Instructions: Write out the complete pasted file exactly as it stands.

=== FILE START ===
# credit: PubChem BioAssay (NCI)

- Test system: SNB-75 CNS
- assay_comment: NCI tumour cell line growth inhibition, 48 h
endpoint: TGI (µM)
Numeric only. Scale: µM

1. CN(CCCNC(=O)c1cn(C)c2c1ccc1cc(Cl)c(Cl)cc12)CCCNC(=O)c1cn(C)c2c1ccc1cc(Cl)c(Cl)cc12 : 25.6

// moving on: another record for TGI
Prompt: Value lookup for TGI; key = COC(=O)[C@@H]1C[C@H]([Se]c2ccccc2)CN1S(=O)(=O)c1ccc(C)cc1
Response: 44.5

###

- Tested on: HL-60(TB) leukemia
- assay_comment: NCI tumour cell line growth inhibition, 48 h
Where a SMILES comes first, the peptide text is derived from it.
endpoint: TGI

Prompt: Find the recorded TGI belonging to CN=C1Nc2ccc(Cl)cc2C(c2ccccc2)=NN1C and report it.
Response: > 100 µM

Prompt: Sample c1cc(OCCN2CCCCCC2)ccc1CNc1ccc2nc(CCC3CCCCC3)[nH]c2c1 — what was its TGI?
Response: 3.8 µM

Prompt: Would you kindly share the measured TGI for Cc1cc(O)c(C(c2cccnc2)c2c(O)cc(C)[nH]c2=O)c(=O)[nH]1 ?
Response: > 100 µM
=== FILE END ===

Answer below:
# credit: PubChem BioAssay (NCI)

- Test system: SNB-75 CNS
- assay_comment: NCI tumour cell line growth inhibition, 48 h
endpoint: TGI (µM)
Numeric only. Scale: µM

1. CN(CCCNC(=O)c1cn(C)c2c1ccc1cc(Cl)c(Cl)cc12)CCCNC(=O)c1cn(C)c2c1ccc1cc(Cl)c(Cl)cc12 : 25.6

// moving on: another record for TGI
Prompt: Value lookup for TGI; key = COC(=O)[C@@H]1C[C@H]([Se]c2ccccc2)CN1S(=O)(=O)c1ccc(C)cc1
Response: 44.5

###

- Tested on: HL-60(TB) leukemia
- assay_comment: NCI tumour cell line growth inhibition, 48 h
Where a SMILES comes first, the peptide text is derived from it.
endpoint: TGI

Prompt: Find the recorded TGI belonging to CN=C1Nc2ccc(Cl)cc2C(c2ccccc2)=NN1C and report it.
Response: > 100 µM

Prompt: Sample c1cc(OCCN2CCCCCC2)ccc1CNc1ccc2nc(CCC3CCCCC3)[nH]c2c1 — what was its TGI?
Response: 3.8 µM

Prompt: Would you kindly share the measured TGI for Cc1cc(O)c(C(c2cccnc2)c2c(O)cc(C)[nH]c2=O)c(=O)[nH]1 ?
Response: > 100 µM